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burning coal

Ban on sale of smoky coal to extend countrywide in Autumn 2018

A ban on the sale of smoky coal was first introduced in Dublin in 1990.

THE BAN ON the sale of smoky coal, which has been in place in Ireland’s major cities for a number of years, will be extended nationwide from Autumn 2018.

Minister Denis Naughten is to brief the Cabinet this morning on the timeline of the introduction of the nationwide ban.

A ban on the sale of smoky coal was first introduced in Dublin in 1990 and research has shown this move resulted in 350 fewer deaths per year throughout the city.

The Environmental Protection Agency has repeatedly highlighted that air quality is significantly worse in smaller towns during the winter months because large quantities of solid fuel are being burned.

Ireland was required to consult with the European Commission to give effect to the ban to ensure the measures are compatible with EU legislation.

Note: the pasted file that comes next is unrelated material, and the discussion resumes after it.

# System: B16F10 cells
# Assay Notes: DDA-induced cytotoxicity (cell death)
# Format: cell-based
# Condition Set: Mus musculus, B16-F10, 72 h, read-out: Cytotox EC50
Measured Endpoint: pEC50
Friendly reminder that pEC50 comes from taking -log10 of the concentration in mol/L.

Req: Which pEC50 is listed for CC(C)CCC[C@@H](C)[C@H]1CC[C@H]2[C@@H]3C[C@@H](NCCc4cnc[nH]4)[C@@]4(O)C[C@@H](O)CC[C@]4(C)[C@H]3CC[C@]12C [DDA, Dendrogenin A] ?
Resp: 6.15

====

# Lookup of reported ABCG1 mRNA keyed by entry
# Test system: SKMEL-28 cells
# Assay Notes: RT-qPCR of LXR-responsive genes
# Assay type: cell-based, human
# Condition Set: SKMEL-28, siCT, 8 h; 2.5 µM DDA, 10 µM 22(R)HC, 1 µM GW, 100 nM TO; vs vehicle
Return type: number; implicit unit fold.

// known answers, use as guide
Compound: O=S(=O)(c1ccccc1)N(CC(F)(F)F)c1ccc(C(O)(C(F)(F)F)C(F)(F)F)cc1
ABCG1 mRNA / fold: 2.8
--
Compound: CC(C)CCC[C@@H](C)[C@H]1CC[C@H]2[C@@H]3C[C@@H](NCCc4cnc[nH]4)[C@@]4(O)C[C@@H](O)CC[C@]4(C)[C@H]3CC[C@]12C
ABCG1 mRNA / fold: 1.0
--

Naughten is expected to announce that the negotiations with Member States have ended successfully, leading to the next stage of the process that will see the countrywide ban come into effect from next year.

The ban will be introduced incrementally, beginning in the heating season – Autumn 2018.

It’s not proposed to introduce an immediate ban on the sale and distribution of smoky coal at that point but to allow a 12 month period for the industry to “wash through” existing stock.

A full ban will come into effect from Autumn 2019.

“Today is a key milestone in the process that will see a nationwide ban on smoky coal,” Naughten said.

Four people a day in this country are dying as a direct result of complications from poor air quality and one in five children in Ireland suffer from asthma.

“The final stage of the process involving the residential fuel industry, agencies and the general public is now underway that will ensure a smooth transition to the nationwide ban.”

Naughten will also inform Cabinet on new measures be is introducing for families that avail of Government funded home energy upgrades.

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